Paul, I'm very happy to hear you were at the recent (and previous) Rock games and have enjoyed your experience. However, as the person responsible for media relations for The Rock, I have to take exception with your position that we do not do enough to ensure coverage by local media to promote the matches. We have had an excellent relationship with local media for a number of years and have enjoyed an unprecedented (in Canadian rugby) amount of coverage as a result. We hold press conferences prior to matches that are regularly attended by The Telegram, CBC (Here and Now), NTV News and VOCM. For example, the Thursday August 2nd conference before the recent Wolf Pack game resulted in stories on both Here and Now and NTV News, a page and a half of rugby coverage in the weekend Telegram (a match preview plus a profile of young prop Bob Rogers) and spots on VOCM radio. NTV also interviewed me at halftime from the match. In the past we have had former CBC weatherman Karl Wells in a scrum doing his weather hit and the forwards have boosted Sharon Snow in a line-out during the NTV weather report. Jeff Gilhooly, the past CBC Morning Show host often had members of The Rock into the studio for interviews before big matches. K-Rock is a Rock media partner and have regular advertisements before big matches and Big Tom (God rest his soul) would often broadcast Saturday in the Shed from the Swilers parking lot - and play Rock You by Helix when requested. We have also in recent years began live streaming matches on the web on Bell Aliant. When Rock player Geoff Warden (originally from BC) was interviewed by BC Rugby News in 2010 to compare BC rugby with rugby in Newfoundland, he highlighted the great media coverage we get here in Newfoundland. "This level of fan support is largely due to an extended effort to get media coverage to event. Before big games out here, daily full page newspaper articles, TV/radio interviews and often some level of broadcasting. As much of the population doesn’t understand rugby or how it’s played, this really keeps people updated and hyped up for games, and is why The Rock is routinely able to get thousands to games. When playing in BC, I rarely saw this level of marketing for games and believe it is somewhere we (BC) can improve…." http://www.bcrugbynews.com/show_news.cfm?ID=464 Each year The Rock enjoys an enormous amount of fan support, and our fans are recognized across the country as being boisterous, loud and intimidating. The support we receive from local media is a major factor in helping get these great fans (like yourself) up to matches to enjoy the exciting action and atmosphere that characterize a Rock home game at the Swilers Complex. The next home game is Sept 22 3pm at the Swilers Complex Crosbie Road vs The Ontario Blues. Visit The Rock website www.rockrugby.ca to see Rock news and their 2012 schedule. Geoff Coughlan - Media Manager - The Rock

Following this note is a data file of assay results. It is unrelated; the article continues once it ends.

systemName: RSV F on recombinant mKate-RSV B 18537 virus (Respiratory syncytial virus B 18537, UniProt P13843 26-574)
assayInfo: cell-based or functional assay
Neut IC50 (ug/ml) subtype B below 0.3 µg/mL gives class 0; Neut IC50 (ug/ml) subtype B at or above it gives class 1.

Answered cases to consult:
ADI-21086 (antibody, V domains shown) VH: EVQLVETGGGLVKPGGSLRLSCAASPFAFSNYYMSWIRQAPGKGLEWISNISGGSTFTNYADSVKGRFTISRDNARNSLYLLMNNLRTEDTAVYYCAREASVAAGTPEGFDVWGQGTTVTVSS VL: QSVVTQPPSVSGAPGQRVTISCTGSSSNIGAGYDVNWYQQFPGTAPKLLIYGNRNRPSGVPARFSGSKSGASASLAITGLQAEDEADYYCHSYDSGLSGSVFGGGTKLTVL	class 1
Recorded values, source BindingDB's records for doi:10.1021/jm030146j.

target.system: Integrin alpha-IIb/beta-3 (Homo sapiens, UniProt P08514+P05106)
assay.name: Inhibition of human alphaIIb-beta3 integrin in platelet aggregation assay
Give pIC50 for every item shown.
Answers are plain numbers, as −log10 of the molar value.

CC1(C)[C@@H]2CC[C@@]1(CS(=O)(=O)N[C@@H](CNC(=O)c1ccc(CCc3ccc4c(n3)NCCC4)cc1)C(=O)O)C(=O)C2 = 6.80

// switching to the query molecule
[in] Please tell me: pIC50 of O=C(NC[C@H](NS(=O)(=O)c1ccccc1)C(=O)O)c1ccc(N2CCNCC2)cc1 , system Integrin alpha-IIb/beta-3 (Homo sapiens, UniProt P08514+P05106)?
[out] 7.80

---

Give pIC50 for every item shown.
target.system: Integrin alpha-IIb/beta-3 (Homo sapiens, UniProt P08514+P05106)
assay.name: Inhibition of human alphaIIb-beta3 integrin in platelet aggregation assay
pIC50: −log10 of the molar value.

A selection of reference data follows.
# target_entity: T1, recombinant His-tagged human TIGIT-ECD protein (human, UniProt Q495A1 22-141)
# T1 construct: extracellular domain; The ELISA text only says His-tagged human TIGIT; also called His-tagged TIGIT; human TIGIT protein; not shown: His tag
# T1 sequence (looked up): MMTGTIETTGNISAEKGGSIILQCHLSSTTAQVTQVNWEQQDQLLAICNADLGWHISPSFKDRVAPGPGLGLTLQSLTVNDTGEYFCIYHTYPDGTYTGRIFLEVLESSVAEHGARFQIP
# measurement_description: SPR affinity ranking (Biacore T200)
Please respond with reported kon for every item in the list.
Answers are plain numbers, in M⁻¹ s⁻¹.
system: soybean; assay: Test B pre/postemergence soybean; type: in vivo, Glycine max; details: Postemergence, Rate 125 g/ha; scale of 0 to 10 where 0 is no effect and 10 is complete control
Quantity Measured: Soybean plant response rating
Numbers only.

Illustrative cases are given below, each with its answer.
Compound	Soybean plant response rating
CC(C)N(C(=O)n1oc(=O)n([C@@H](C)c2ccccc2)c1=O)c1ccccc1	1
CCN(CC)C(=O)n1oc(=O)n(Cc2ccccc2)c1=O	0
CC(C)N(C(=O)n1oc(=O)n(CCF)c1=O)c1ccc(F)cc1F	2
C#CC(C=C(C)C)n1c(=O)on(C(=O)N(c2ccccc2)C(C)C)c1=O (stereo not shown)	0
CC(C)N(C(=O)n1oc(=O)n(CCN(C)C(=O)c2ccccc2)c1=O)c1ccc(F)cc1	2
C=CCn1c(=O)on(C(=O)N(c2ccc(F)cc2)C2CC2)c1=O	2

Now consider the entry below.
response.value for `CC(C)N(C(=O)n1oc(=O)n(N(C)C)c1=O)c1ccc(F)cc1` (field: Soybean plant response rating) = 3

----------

• Paul Delaney